Tennis: Slammers talk tough

Tennis: Slammers talk tough
LOOKING TO IMPROVE: Singapore Slammers coach Jose Eagle (third from left) and player Tomas Berdych (fourth from left) have vowed to climb up the table after their disappointing showing in Manila.

They started poorly in the first leg of the inaugural International Premier Tennis League (IPTL) last week in Manila, losing all three of their matches.

But the DBS Singapore Slammers are aiming to reverse their fortunes today, as the high-profile four-city tennis competition blasts off here at the Singapore Indoor Stadium.

Bolstered by the likes of eight-time Grand Slam champion Andre Agassi and women's world No. 1 Serena Williams, Slammers coach Josh Eagle is hoping to make home advantage count.

Speaking at a press conference yesterday at the Shangri-La Hotel, Australian Eagle said: "We didn't get off to a start we would have liked in Manila, unfortunately, but we had a great time there, we had great team spirit and we've learnt a lot over the last three days.

"We lost a few points which were pivotal and they really turned the match. We are hoping to turn the tide this week."


The Singapore team lost 27-19 to the Manila Mavericks, fell 26-16 to the Micromax Indian Aces and were narrowly beaten 28-22 by the UAE Royals in the Philippines and are bottom of the standings with just four points.

Besides Agassi and Williams, the likes of Czech world No. 7 Tomas Berdych, Grand Slam champions Lleyton Hewitt and Pat Rafter, Daniela Hantuchova, Nick Kyrgios and Bruno Soares complete the Slammers' roster.

One of the all-time greats in the sport, Agassi did not feature in the Manila leg, but he is expected to be prominent at the Indoor Stadium playing in the "past singles champions" category over the next three days.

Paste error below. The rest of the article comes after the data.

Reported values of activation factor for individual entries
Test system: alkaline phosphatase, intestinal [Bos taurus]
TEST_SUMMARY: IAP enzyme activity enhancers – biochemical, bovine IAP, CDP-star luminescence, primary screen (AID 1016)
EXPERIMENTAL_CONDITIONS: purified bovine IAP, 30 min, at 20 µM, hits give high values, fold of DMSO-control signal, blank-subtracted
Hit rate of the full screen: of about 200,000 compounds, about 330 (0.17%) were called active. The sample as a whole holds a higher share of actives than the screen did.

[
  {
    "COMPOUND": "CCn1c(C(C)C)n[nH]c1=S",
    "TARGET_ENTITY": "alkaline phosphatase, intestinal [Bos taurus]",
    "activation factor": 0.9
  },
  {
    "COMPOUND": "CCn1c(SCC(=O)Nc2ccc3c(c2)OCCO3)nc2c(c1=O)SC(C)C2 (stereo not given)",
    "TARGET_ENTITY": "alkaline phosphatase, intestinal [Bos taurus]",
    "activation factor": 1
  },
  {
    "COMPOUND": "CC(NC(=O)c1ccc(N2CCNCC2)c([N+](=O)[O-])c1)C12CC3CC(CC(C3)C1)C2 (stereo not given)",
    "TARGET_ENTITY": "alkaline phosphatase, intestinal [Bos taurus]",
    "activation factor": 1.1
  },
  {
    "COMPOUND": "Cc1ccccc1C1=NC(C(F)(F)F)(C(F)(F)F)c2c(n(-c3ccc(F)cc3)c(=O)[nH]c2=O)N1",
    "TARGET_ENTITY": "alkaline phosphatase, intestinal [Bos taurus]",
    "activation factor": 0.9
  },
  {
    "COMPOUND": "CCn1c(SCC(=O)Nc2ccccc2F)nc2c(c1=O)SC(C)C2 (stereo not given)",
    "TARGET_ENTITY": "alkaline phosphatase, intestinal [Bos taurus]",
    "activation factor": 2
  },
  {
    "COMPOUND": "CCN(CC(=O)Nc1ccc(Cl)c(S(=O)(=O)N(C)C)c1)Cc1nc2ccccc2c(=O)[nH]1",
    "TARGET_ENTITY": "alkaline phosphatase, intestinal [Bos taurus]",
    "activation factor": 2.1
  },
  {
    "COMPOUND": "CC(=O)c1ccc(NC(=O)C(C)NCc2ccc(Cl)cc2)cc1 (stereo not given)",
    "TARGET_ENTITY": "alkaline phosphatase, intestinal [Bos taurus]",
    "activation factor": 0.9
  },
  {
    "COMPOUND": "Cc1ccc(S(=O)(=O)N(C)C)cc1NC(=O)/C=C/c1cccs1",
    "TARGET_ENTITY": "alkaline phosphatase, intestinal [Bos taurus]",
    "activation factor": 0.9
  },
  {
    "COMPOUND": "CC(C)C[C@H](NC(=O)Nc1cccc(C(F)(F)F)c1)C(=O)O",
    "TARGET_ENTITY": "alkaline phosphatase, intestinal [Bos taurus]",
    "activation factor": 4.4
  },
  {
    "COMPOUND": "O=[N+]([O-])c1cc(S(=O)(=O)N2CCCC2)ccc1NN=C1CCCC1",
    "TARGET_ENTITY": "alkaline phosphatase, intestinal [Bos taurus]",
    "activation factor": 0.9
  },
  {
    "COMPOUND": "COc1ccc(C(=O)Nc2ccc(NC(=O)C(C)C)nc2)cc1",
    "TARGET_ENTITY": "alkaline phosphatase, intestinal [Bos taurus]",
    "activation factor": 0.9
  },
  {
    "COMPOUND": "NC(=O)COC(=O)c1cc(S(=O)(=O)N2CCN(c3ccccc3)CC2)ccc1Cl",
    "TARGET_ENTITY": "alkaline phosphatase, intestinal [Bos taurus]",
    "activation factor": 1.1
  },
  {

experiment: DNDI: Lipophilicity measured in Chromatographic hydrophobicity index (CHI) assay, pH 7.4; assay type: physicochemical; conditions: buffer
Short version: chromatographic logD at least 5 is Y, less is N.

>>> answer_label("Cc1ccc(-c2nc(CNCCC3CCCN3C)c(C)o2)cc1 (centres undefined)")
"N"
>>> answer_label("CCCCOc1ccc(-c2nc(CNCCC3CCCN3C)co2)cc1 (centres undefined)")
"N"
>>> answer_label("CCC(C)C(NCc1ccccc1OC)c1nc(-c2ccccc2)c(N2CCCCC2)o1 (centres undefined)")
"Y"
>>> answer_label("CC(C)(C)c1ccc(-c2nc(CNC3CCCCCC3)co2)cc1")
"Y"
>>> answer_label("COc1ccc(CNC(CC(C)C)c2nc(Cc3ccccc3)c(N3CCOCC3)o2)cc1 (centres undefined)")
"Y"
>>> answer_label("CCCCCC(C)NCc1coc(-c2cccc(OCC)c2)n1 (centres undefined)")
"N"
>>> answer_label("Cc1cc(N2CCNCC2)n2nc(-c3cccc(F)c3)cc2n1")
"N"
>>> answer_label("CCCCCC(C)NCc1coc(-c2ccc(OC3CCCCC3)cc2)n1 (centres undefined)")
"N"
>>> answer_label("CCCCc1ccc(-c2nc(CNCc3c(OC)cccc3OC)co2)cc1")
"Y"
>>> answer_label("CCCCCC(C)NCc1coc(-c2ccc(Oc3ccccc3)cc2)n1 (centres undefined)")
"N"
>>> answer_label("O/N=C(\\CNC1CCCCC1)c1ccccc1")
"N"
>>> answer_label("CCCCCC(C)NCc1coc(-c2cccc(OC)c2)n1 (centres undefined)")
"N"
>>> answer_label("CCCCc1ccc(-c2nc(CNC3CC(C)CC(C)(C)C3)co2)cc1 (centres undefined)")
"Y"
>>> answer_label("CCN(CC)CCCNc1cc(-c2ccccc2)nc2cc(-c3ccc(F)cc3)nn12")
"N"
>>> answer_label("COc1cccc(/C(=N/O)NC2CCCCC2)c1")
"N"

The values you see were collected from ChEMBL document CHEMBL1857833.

Of his glamorous team, Eagle said: "It is not easy at all when you have Grand Slam champions, like Pat Rafter, who's had to sit out a couple of matches, but it's great that we are bringing back the all-time greats and putting them together with the great players of the current era.

"We are serious about winning and we are going to pull out all the stops to try to get off to a good start."

After three matches in Manila, players and coaches are still coming to terms with the new and innovative format - there is a shot clock, a "happiness" power point, substitutions and no-advantage scoring systems - that are marked departures from the traditional game.

Said Berdych: "It is very interesting because you don't get to do anything like that during regular tournaments.

"When you are actually on court, you are just focused on your match and the play you are making. And then you try to follow the new rules and format, and put it all together.

"So far it has been working pretty well and I really like it."

While other players who are not involved in the four-leg series will no doubt be having their post-season downtime and perhaps contemplating their pre-season routine, Berdych believes his involvement in the IPTL will not disrupt his preparations for the new year ahead.

Said the 29-year-old: "(The IPTL) definitely is part of my preparations for next season; the day for me starts with, sometimes, taking time for myself doing some fitness preparations.

"With matches starting later in the day, I have the whole day to prepare myself and do my own stuff.

"If I get on court, the format is very fast and the matches are not too long, so you still can schedule your day well."

This article was first published on Dec 2, 2014.
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